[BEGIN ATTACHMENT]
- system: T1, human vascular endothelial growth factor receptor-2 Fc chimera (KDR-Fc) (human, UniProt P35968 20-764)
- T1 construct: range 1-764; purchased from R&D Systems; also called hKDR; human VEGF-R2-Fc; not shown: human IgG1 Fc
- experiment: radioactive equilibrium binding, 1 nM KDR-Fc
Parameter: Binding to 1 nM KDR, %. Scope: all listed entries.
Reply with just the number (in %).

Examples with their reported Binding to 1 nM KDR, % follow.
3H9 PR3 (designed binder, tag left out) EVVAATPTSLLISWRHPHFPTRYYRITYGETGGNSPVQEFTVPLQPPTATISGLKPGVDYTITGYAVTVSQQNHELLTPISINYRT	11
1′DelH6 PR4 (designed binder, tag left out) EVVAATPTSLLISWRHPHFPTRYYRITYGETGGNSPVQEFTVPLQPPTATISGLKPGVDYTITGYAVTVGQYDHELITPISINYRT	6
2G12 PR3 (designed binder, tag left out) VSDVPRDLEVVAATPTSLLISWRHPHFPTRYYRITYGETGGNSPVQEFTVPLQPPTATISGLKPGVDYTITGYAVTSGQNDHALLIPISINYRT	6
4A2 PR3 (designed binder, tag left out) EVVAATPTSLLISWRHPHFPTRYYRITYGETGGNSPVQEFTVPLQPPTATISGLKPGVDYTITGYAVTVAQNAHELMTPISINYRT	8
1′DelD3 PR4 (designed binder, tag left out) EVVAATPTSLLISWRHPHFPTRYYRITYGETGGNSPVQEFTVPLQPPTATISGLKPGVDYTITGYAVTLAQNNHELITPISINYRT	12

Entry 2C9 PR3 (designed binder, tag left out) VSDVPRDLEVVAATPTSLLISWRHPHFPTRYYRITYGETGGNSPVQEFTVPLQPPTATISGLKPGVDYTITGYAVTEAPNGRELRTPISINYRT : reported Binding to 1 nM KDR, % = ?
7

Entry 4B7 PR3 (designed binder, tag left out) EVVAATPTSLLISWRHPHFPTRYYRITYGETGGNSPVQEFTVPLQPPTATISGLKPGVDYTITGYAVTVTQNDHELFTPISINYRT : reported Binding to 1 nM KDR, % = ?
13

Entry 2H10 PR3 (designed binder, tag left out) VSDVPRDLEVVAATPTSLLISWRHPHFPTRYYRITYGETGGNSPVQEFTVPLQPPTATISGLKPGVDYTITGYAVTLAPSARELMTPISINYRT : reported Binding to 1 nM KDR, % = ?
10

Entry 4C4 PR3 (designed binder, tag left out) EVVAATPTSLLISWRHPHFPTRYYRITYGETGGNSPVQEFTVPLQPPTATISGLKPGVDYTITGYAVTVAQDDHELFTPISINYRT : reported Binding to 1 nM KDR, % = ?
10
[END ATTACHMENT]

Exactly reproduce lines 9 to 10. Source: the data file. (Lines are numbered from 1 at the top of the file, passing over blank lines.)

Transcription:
2G12 PR3 (designed binder, tag left out) VSDVPRDLEVVAATPTSLLISWRHPHFPTRYYRITYGETGGNSPVQEFTVPLQPPTATISGLKPGVDYTITGYAVTSGQNDHALLIPISINYRT	6
4A2 PR3 (designed binder, tag left out) EVVAATPTSLLISWRHPHFPTRYYRITYGETGGNSPVQEFTVPLQPPTATISGLKPGVDYTITGYAVTVAQNAHELMTPISINYRT	8